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Do you remember when…?

A look back at the Western Territory in years past as reported in New Frontier.  

By Tim Schaal

30 years ago: The summer of 1983 saw the world premiere of two new Salvation Army musicals. The first was Gowans and Larsson’s “Son of Man” performed in June at the Western Territory Centennial Congress. The cast was primarily comprised of officers and cadets from the School for Officer Training. David Rowland of the Glendale (Calif.) Corps won praise for his portrayal of Jesus in the musical that asks the question, “Can ordinary human beings resemble Jesus Christ, and if so, how can they make it happen?”

In July, “Eva!” premiered, as part of the Southern California Division’s Long Beach Camp Meetings. Written by Lt. Colonel Kenneth L. Hodder and William Broughton, and directed by Barry Frost with choreography by Marryl Cahill and costumes by Mary Alice Doyle, it dramatized events in the life of Evangeline Booth, daughter of the founder and fourth General of The Salvation Army. Booth was depicted at three different stages of her life: played as young girl by Pam Hedgren, as a young woman by Dawn Rocheleau, and in later years by Lillian Dixon. The musical was groundbreaking as it introduced choreography and dance as part of the Salvation message—something previously unheard of in the Army.

20 years ago: The territory sent more than 160 Salvationists over a five-month period in 1993 to the flood-ravaged Midwest to help provide relief and support for exhausted Central Territory personnel who had been dealing with record rains and devastating floods. Midlands Divisional Commander Lt. Colonel Dennis L. Phillips, who would later serve as chief secretary in the West, said, “The West has been extraordinary. They stand out. They have sent people who have made a significant contribution.”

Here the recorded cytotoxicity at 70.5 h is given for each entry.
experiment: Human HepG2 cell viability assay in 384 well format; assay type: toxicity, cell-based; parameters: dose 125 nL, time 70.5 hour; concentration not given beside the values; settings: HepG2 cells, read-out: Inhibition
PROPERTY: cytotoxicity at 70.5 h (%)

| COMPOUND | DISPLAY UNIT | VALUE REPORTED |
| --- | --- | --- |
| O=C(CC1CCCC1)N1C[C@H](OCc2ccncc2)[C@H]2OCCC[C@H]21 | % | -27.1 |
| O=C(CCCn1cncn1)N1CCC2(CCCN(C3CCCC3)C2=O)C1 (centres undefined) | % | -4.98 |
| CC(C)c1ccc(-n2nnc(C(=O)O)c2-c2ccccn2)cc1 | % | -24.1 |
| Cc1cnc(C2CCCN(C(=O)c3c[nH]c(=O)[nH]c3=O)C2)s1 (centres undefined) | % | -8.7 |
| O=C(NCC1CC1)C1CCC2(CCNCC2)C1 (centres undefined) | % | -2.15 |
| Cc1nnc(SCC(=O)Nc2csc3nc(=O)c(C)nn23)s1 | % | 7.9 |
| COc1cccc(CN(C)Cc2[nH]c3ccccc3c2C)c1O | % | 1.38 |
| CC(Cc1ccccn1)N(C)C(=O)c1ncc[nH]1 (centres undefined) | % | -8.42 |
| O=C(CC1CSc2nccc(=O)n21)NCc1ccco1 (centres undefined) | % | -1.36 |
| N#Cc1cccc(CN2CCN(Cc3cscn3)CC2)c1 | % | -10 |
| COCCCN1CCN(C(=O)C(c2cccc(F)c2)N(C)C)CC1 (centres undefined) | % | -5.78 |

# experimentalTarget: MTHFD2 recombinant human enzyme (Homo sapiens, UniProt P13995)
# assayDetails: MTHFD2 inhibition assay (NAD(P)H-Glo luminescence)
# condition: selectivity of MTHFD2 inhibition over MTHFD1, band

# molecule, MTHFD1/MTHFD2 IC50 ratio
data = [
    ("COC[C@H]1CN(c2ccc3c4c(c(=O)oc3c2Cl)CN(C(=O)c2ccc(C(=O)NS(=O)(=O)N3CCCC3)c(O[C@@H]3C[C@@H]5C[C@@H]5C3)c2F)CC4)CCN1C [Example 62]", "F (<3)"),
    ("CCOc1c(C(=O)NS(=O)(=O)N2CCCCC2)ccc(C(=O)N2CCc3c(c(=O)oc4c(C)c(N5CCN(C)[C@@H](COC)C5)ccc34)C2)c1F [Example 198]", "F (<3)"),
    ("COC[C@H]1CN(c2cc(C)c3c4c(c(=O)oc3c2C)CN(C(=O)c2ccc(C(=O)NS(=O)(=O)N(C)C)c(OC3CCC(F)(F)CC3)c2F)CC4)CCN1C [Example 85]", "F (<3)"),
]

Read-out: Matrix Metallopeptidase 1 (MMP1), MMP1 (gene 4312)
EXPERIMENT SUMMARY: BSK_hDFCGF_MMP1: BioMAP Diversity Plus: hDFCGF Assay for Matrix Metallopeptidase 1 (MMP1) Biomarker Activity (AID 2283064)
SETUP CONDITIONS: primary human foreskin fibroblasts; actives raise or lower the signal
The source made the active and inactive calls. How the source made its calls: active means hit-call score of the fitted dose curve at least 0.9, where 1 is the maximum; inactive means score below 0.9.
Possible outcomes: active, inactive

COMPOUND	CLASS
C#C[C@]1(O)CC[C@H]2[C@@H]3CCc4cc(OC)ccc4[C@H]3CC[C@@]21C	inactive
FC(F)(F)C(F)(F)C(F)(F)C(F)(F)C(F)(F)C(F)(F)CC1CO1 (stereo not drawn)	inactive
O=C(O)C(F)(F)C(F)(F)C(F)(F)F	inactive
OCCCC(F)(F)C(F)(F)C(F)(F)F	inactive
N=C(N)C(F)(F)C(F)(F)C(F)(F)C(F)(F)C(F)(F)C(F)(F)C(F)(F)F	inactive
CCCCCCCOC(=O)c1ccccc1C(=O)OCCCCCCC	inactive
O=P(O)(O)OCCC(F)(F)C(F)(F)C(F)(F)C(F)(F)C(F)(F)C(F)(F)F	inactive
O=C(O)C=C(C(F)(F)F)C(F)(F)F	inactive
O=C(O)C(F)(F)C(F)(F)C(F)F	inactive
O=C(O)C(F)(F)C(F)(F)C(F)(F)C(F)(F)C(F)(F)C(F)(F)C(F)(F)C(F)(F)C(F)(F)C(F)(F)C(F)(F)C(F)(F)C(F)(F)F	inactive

Among those from the West who helped were: Major Robert Anderson, Mrs. Major Katrina Grundahl, Major Dolores Rivitt, Captain Alan Fones, Mrs. Captain Doreen Thieme, Captain Wes Trueblood, Lt. Nathan M. Newell, Lt. Ken Solts and Jonathan Harvey.

Captain Lawrence Shiroma took part in a protest rally at San Francisco City Hall, which featured actor Danny Glover, in response to the city cutting $58,000 in funding for The Salvation Army Harbor Light program.

Lt. Colonel David P. Riley led a groundbreaking ceremony for a new 20-bed shelter for homeless and runaway teens in Hollywood as an expansion of “The Way In”   drop-in program. The goal, then as now, is to unite runaways with their families whenever appropriate; if not, to give them the tools for independent living. In 1992 “The Way In” assisted over 3,000 homeless runaway teens.

Camp Arnold in the Northwest Division dedicated a newly installed Challenge Course. During the celebration, Lt. Colonel Alfred R. VanCleef took a ride on the 200-foot-long zip line that starts from a platform 50 feet above ground—but only after a word of prayer!

10 years ago: Lt. Colonel Jan Mowery and Major William Raihl provided insights into the Army’s work as a “United Nations Implementing Partner” in Iraq and Kuwait. The emphasis was on education with the hope of bringing back quality educational opportunities to the children of the war-ravaged nations.

Napa (Calif.) Corps Officers Captains Darren and Courtney Stratton and Associate Officer Captain Larry Feist reported on the completion of their corps facility’s remodel, which included an upgraded kitchen to help with a feeding program, open to anyone in Napa needing food, that then served 80-120 people daily.

The Salvation Army in Tulare (Calif.), led by Captains David and Ruth Scott, became a youth hangout for many young people in the community. It started in 1991 with an aggressive vacation Bible school outreach that resulted in many youth getting involved in corps programs. The Scotts reported attendance around 200 each Sunday, with a  thriving Sunday school, Junior and Young People’s (YP) Legions, YP Band and Timbrels, Sunbeams, Girl Guard and Adventure Corps programs. Each activity is based on the traditional models from the 1930s-60s.  Over 500 kids a month participated in youth programming.

Note: All officer appointments named are time-specific and may have changed.

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